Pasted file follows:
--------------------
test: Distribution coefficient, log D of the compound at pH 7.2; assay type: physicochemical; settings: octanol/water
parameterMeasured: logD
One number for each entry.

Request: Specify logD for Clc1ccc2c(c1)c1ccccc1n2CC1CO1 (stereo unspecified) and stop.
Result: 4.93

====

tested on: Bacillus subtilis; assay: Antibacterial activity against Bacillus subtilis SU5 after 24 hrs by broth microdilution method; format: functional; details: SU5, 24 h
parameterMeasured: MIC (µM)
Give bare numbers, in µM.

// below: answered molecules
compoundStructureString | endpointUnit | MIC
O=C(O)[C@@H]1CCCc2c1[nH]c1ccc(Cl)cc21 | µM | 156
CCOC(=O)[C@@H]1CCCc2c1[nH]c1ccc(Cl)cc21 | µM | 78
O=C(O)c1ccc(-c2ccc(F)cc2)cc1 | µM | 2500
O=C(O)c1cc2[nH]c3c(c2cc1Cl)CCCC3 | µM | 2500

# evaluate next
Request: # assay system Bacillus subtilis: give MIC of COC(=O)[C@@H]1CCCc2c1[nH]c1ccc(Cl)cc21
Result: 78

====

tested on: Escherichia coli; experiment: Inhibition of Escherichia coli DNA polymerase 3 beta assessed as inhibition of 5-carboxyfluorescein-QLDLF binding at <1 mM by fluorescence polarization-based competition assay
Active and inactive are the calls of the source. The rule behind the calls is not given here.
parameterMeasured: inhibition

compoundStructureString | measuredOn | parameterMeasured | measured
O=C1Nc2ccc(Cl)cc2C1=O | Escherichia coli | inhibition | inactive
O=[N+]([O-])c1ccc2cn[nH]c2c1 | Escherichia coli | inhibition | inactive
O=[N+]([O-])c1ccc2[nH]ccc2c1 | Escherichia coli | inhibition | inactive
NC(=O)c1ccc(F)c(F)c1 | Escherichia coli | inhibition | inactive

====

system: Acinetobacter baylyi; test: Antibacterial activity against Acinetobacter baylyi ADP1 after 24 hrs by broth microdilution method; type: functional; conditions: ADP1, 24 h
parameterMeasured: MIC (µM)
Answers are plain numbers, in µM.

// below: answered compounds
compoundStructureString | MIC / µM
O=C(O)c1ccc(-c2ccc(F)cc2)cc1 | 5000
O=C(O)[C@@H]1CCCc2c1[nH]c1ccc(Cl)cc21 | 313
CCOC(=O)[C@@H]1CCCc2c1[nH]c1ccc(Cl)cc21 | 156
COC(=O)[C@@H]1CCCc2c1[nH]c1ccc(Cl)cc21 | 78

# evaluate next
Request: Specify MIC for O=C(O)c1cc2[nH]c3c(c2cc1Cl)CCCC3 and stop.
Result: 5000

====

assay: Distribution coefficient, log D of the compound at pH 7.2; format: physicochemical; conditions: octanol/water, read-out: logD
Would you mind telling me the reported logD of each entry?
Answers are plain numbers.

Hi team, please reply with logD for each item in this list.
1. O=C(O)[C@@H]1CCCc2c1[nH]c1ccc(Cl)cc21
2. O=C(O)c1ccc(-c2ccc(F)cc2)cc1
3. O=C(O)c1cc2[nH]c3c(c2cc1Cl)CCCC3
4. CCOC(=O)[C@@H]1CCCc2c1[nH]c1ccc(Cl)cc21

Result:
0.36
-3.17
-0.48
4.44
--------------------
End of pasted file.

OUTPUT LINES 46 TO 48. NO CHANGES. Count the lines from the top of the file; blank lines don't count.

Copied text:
1. O=C(O)[C@@H]1CCCc2c1[nH]c1ccc(Cl)cc21
2. O=C(O)c1ccc(-c2ccc(F)cc2)cc1
3. O=C(O)c1cc2[nH]c3c(c2cc1Cl)CCCC3